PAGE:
VeriSign's security arm iDefense announced this week that the company would pay independent flaw finders $8,000 for each remotely exploitable flaw found in Microsoft's Windows Vista or Internet Explorer 7.
In its first Quarterly Vulnerability Challenge for 2007, iDefense offered $8,000 for each flaw that can be remotely exploited in Vista or Internet Explorer 7. The company will award bounties for up to six different vulnerabilities. The company will pay an additional $2,000 to $4,000 for working exploit code.
"Both Microsoft Internet Explorer and Microsoft Windows dominate their respective markets, and it is not surprising that the decision to update to the current release of Internet Explorer 7.0 and/or Windows Vista is fraught with uncertainty," the company said in the statement announcing the program. "Primary in the minds of IT security professionals is the question of vulnerabilities that may be present in these two groundbreaking products."
Offering money for flaws is still a controversial practice. iDefense established the Vulnerability Contributor Program in 2002 offering researchers cash for details of undisclosed flaws. The company later added quarterly and annual cash bonuses for the top contributors as well as rewards for referring other researchers.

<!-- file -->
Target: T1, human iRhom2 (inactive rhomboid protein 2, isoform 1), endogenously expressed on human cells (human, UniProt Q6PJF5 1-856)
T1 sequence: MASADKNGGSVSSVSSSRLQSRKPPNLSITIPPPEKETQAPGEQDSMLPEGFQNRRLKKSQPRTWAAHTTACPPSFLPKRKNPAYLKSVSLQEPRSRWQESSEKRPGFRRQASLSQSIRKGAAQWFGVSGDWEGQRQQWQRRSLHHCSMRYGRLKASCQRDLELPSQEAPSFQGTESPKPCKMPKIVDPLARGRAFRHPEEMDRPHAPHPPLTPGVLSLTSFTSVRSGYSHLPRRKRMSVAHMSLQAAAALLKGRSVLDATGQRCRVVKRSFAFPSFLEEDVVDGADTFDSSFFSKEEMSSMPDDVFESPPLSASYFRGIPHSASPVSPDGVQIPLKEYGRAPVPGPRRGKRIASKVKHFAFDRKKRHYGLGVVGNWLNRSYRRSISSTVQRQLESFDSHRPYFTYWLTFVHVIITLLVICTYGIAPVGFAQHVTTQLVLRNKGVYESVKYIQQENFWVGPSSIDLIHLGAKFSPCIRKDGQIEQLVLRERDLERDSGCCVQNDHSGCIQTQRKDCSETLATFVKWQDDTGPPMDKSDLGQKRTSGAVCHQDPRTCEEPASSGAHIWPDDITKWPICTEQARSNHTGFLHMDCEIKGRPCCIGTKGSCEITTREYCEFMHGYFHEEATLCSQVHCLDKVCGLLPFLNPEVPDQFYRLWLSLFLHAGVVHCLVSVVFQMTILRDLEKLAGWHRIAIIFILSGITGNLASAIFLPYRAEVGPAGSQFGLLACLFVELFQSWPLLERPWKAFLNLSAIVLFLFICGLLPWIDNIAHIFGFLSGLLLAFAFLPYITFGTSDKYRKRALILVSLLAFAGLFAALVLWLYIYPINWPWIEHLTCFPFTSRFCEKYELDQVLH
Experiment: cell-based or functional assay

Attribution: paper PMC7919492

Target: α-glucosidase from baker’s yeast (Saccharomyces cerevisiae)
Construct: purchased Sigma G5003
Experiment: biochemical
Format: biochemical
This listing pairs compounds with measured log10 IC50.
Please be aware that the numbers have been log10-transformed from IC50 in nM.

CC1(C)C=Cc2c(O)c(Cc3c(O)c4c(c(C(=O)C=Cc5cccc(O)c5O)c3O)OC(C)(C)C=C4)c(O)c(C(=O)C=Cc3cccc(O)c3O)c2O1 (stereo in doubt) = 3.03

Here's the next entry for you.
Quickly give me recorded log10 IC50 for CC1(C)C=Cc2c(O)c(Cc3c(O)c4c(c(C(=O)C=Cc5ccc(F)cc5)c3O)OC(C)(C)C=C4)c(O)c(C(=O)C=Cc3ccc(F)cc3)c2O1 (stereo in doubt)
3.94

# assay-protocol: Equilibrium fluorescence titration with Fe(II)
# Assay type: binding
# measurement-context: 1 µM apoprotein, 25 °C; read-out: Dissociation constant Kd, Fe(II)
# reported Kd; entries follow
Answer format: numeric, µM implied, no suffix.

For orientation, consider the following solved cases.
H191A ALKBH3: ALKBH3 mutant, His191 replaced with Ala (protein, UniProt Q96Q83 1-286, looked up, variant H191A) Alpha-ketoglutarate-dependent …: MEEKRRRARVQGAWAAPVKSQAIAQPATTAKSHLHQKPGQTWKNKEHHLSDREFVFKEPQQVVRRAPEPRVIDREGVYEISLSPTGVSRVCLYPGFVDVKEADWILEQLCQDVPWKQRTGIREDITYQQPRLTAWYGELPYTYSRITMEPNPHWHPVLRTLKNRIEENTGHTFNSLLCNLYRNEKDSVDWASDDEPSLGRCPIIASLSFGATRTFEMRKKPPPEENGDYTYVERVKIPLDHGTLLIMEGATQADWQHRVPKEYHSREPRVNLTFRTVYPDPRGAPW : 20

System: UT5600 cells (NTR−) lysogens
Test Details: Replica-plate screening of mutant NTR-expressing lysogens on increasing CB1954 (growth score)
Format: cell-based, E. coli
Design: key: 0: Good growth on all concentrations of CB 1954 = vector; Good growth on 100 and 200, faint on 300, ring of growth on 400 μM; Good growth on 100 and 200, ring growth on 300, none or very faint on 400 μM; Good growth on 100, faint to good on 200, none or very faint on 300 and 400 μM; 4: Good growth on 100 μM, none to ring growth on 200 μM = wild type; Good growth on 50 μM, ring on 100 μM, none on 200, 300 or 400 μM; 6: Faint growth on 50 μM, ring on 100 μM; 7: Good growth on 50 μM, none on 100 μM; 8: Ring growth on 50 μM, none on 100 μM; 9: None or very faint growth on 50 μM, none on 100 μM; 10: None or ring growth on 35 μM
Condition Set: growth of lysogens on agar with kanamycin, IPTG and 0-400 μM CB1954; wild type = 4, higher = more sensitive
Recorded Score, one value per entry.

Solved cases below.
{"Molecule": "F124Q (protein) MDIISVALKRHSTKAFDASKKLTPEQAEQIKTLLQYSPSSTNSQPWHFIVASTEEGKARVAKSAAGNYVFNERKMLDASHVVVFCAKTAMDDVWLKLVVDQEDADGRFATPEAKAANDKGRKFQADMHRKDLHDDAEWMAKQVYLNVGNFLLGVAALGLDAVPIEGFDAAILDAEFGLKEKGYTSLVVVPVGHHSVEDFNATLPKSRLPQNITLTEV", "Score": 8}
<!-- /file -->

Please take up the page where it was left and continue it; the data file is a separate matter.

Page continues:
iDefense is not alone in offering funds for flaws. Networking giant 3Com's subsidiary TippingPoint created its own version of the program in 2005. To form the initiative, TippingPoint brought on the original security manager--David Endler--who founded iDefense's program. The Mozilla Foundation has offered its own bounties for bugs found in Firefox, the open-source browser that has made significant marketshare gains in recent years because of perceived security issues with Microsoft's Internet Explorer.
The Quarterly Vulnerability Challenges target specific high-profile applications and software. Previous Quarterly Vulnerability Challenges focused on remotely exploitable flaws in instant messaging software and in the major browsers, including Apple's Safari, Mozilla's Firefox, and Opera's browser.
Posted by: Robert Lemos